I have had 2 hospitalizations for chest pains and had to give my meds and other diagnosis several times and was always treated normally.

 

Maybe it is the label of schizophrenia that they find concerning.

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For the longest time and sometimes I still do this, I would admit to having bipolar but not to having schizoaffective bipolar. I have never met a person who has known what schizoaffective really is. I got tired of having to try and explain it to everyone (not that I told many at all!). And I hate having this illness so much! If I had diabetes or something like my brother it would be a non-issue. Most people have a general sense of what diabetes is and that it is a very valid medical condition. People would rush to help a diabetic having a low blood sugar episode. But a suicidal psychotic person rambling to themselves on the streets? People run the other way, hide their children's eyes/cover their ears, ignore, etc. Both situations are life threatening, but they are responded to much differently. There is so much stigma it makes me sick.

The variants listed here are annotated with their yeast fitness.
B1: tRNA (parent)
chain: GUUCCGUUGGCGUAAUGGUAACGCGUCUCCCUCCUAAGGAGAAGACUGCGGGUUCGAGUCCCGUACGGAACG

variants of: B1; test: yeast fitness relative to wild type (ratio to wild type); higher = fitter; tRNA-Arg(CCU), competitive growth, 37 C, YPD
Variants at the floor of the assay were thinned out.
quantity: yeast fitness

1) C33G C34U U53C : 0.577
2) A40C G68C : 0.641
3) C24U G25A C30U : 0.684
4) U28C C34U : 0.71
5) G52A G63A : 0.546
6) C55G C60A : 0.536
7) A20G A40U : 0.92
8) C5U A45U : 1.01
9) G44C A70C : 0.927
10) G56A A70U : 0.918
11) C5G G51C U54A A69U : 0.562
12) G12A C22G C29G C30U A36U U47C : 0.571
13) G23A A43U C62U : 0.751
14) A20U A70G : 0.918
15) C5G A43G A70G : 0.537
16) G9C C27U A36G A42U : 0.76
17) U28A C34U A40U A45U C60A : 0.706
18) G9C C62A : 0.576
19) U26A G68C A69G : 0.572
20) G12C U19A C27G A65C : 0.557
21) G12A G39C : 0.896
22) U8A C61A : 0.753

I could go on forever but I wont. I just really get where you are coming from.

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i'm really glad so many other people understand .  thank you everyone .  i just talked to my mom today and told her i have schizophrenia (recently diagnosed and it's kind of been obvious for a while) - her response was 'you're not schizophrenic - you don't act insane and crazy like one' .  just disheartening , but it warms my heart to know others understand :)

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My old pdoc was pretty good at being supportive and not making me feel crazy when I explained hallucinations and such to him. I don't know about my current one. I think he doubts my diagnosis, and got all weird when I explained stuff to him. We'll see how he responds when I update him on recent things like hearing voices (whispers at this point) amongst other things. The one thing that my old pdoc said that really made me feel weird/bad, was that I should "just tell people I'm bipolar" rather than schizoaffective. Now mind you, I don't go around telling people anything like that, but I'm going to be open and honest with the people in my life that know what's going on. How is telling me to not say what I actually have combating stigma?

 

I told my close friends about the schizoaffective and my best friend's boyfriend was relating to me at the time because his cousin is going through some stuff related to bipolar disorder, but when he found out I had something a little different, his tone totally changed.

 

I had no clue that schizoaffective disorder existed before I was diagnosed with it, and people seem to kinda zone out if I end up talking about it (rare).